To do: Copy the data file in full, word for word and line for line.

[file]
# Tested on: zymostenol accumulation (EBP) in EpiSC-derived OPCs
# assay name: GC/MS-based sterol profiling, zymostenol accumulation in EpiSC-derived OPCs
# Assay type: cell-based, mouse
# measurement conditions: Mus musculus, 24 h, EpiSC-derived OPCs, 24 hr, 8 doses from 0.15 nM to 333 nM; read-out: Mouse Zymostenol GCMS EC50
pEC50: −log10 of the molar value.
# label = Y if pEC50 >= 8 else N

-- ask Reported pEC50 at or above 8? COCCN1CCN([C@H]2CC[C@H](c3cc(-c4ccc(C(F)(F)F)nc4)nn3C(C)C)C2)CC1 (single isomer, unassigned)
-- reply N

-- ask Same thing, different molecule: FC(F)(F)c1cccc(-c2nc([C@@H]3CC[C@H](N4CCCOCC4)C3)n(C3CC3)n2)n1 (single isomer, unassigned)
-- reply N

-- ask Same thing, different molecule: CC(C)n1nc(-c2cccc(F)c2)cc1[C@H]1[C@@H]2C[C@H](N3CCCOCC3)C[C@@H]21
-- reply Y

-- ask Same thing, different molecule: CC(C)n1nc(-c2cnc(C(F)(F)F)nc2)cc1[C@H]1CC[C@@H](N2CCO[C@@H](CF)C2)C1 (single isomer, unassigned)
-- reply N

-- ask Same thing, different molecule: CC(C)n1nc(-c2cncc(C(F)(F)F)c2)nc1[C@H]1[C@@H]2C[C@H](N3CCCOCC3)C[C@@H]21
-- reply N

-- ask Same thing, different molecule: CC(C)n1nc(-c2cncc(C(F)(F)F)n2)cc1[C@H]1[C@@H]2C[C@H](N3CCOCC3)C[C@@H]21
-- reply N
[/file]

# Tested on: zymostenol accumulation (EBP) in EpiSC-derived OPCs
# assay name: GC/MS-based sterol profiling, zymostenol accumulation in EpiSC-derived OPCs
# Assay type: cell-based, mouse
# measurement conditions: Mus musculus, 24 h, EpiSC-derived OPCs, 24 hr, 8 doses from 0.15 nM to 333 nM; read-out: Mouse Zymostenol GCMS EC50
pEC50: −log10 of the molar value.
# label = Y if pEC50 >= 8 else N

-- ask Reported pEC50 at or above 8? COCCN1CCN([C@H]2CC[C@H](c3cc(-c4ccc(C(F)(F)F)nc4)nn3C(C)C)C2)CC1 (single isomer, unassigned)
-- reply N

-- ask Same thing, different molecule: FC(F)(F)c1cccc(-c2nc([C@@H]3CC[C@H](N4CCCOCC4)C3)n(C3CC3)n2)n1 (single isomer, unassigned)
-- reply N

-- ask Same thing, different molecule: CC(C)n1nc(-c2cccc(F)c2)cc1[C@H]1[C@@H]2C[C@H](N3CCCOCC3)C[C@@H]21
-- reply Y

-- ask Same thing, different molecule: CC(C)n1nc(-c2cnc(C(F)(F)F)nc2)cc1[C@H]1CC[C@@H](N2CCO[C@@H](CF)C2)C1 (single isomer, unassigned)
-- reply N

-- ask Same thing, different molecule: CC(C)n1nc(-c2cncc(C(F)(F)F)c2)nc1[C@H]1[C@@H]2C[C@H](N3CCCOCC3)C[C@@H]21
-- reply N

-- ask Same thing, different molecule: CC(C)n1nc(-c2cncc(C(F)(F)F)n2)cc1[C@H]1[C@@H]2C[C@H](N3CCOCC3)C[C@@H]21
-- reply N